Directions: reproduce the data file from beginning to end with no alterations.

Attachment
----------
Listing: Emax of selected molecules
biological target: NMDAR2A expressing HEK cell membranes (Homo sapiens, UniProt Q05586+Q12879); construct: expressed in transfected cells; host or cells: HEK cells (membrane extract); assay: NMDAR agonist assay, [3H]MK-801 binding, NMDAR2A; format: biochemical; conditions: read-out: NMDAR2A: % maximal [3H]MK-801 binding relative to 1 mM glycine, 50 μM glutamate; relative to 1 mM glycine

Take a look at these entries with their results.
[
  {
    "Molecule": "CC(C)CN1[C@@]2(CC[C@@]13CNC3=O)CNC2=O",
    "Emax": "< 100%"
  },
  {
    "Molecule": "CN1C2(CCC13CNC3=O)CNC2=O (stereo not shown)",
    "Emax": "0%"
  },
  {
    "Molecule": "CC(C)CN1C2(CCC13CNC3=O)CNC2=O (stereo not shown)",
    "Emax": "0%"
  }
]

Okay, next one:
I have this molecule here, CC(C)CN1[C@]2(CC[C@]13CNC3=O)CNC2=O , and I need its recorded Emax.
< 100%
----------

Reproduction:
Listing: Emax of selected molecules
biological target: NMDAR2A expressing HEK cell membranes (Homo sapiens, UniProt Q05586+Q12879); construct: expressed in transfected cells; host or cells: HEK cells (membrane extract); assay: NMDAR agonist assay, [3H]MK-801 binding, NMDAR2A; format: biochemical; conditions: read-out: NMDAR2A: % maximal [3H]MK-801 binding relative to 1 mM glycine, 50 μM glutamate; relative to 1 mM glycine

Take a look at these entries with their results.
[
  {
    "Molecule": "CC(C)CN1[C@@]2(CC[C@@]13CNC3=O)CNC2=O",
    "Emax": "< 100%"
  },
  {
    "Molecule": "CN1C2(CCC13CNC3=O)CNC2=O (stereo not shown)",
    "Emax": "0%"
  },
  {
    "Molecule": "CC(C)CN1C2(CCC13CNC3=O)CNC2=O (stereo not shown)",
    "Emax": "0%"
  }
]

Okay, next one:
I have this molecule here, CC(C)CN1[C@]2(CC[C@]13CNC3=O)CNC2=O , and I need its recorded Emax.
< 100%